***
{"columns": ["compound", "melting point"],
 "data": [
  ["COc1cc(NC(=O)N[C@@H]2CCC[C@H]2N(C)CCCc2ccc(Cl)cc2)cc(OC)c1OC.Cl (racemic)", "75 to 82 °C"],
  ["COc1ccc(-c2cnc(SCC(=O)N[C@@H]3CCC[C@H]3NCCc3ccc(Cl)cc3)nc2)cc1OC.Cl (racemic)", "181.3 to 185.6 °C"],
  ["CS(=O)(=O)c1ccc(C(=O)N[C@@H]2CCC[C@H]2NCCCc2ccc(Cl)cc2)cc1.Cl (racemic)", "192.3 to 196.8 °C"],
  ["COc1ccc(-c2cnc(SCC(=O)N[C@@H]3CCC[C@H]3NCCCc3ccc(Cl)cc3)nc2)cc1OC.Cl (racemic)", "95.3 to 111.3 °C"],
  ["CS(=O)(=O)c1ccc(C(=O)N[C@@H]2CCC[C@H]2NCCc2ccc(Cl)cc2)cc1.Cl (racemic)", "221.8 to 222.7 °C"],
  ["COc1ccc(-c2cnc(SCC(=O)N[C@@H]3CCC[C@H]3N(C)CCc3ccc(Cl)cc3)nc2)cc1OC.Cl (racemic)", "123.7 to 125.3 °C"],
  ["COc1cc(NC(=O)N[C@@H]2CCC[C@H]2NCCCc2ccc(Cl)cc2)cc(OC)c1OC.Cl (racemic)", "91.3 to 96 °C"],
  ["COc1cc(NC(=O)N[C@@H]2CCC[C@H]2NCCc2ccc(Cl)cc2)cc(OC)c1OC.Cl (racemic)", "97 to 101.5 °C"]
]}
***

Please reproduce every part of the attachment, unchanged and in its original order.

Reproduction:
{"columns": ["compound", "melting point"],
 "data": [
  ["COc1cc(NC(=O)N[C@@H]2CCC[C@H]2N(C)CCCc2ccc(Cl)cc2)cc(OC)c1OC.Cl (racemic)", "75 to 82 °C"],
  ["COc1ccc(-c2cnc(SCC(=O)N[C@@H]3CCC[C@H]3NCCc3ccc(Cl)cc3)nc2)cc1OC.Cl (racemic)", "181.3 to 185.6 °C"],
  ["CS(=O)(=O)c1ccc(C(=O)N[C@@H]2CCC[C@H]2NCCCc2ccc(Cl)cc2)cc1.Cl (racemic)", "192.3 to 196.8 °C"],
  ["COc1ccc(-c2cnc(SCC(=O)N[C@@H]3CCC[C@H]3NCCCc3ccc(Cl)cc3)nc2)cc1OC.Cl (racemic)", "95.3 to 111.3 °C"],
  ["CS(=O)(=O)c1ccc(C(=O)N[C@@H]2CCC[C@H]2NCCc2ccc(Cl)cc2)cc1.Cl (racemic)", "221.8 to 222.7 °C"],
  ["COc1ccc(-c2cnc(SCC(=O)N[C@@H]3CCC[C@H]3N(C)CCc3ccc(Cl)cc3)nc2)cc1OC.Cl (racemic)", "123.7 to 125.3 °C"],
  ["COc1cc(NC(=O)N[C@@H]2CCC[C@H]2NCCCc2ccc(Cl)cc2)cc(OC)c1OC.Cl (racemic)", "91.3 to 96 °C"],
  ["COc1cc(NC(=O)N[C@@H]2CCC[C@H]2NCCc2ccc(Cl)cc2)cc(OC)c1OC.Cl (racemic)", "97 to 101.5 °C"]
]}